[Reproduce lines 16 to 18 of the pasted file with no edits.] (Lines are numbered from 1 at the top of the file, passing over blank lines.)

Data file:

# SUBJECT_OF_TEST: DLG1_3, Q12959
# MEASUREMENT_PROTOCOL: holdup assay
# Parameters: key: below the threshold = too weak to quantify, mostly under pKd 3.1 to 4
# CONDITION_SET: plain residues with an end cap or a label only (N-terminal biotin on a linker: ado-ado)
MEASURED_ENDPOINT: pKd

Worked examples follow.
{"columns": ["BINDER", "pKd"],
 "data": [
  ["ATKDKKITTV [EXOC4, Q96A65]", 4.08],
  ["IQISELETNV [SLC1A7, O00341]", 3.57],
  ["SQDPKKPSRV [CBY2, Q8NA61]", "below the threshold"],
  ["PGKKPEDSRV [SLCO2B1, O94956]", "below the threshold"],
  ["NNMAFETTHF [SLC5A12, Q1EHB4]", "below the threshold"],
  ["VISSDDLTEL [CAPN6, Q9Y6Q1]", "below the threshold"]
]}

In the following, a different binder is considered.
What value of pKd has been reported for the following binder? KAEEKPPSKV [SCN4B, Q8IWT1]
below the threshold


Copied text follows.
In the following, a different binder is considered.
What value of pKd has been reported for the following binder? KAEEKPPSKV [SCN4B, Q8IWT1]
below the threshold